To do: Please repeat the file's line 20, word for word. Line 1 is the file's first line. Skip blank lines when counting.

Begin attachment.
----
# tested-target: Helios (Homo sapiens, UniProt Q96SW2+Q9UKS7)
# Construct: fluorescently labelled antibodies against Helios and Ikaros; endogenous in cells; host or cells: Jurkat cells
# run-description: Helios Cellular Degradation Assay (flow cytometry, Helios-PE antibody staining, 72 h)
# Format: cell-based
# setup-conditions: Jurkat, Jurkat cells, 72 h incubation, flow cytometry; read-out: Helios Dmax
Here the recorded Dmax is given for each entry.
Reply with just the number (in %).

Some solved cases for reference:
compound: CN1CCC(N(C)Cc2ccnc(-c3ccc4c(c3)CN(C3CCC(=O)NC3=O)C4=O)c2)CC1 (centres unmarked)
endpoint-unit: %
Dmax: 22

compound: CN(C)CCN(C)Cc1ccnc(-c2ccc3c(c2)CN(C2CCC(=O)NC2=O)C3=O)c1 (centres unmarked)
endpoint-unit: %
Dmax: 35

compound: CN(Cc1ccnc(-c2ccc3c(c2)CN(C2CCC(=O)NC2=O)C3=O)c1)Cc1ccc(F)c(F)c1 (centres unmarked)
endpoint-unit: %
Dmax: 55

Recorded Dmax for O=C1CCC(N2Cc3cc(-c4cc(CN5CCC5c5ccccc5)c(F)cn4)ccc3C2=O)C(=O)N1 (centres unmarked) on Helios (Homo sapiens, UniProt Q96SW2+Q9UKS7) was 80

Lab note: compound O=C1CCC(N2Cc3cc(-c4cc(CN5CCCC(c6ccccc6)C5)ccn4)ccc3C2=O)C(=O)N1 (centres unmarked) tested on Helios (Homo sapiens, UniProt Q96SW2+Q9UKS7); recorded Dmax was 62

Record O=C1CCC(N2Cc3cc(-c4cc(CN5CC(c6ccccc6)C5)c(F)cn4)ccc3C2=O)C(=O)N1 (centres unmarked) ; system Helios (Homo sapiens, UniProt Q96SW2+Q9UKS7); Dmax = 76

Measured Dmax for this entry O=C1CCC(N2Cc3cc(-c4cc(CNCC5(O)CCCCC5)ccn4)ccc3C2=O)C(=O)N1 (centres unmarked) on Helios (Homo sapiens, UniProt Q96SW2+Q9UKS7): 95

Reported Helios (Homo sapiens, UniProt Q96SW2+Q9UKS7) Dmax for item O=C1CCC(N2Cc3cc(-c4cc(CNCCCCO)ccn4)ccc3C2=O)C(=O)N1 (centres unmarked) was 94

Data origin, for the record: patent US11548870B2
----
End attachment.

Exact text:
Record O=C1CCC(N2Cc3cc(-c4cc(CN5CC(c6ccccc6)C5)c(F)cn4)ccc3C2=O)C(=O)N1 (centres unmarked) ; system Helios (Homo sapiens, UniProt Q96SW2+Q9UKS7); Dmax = 76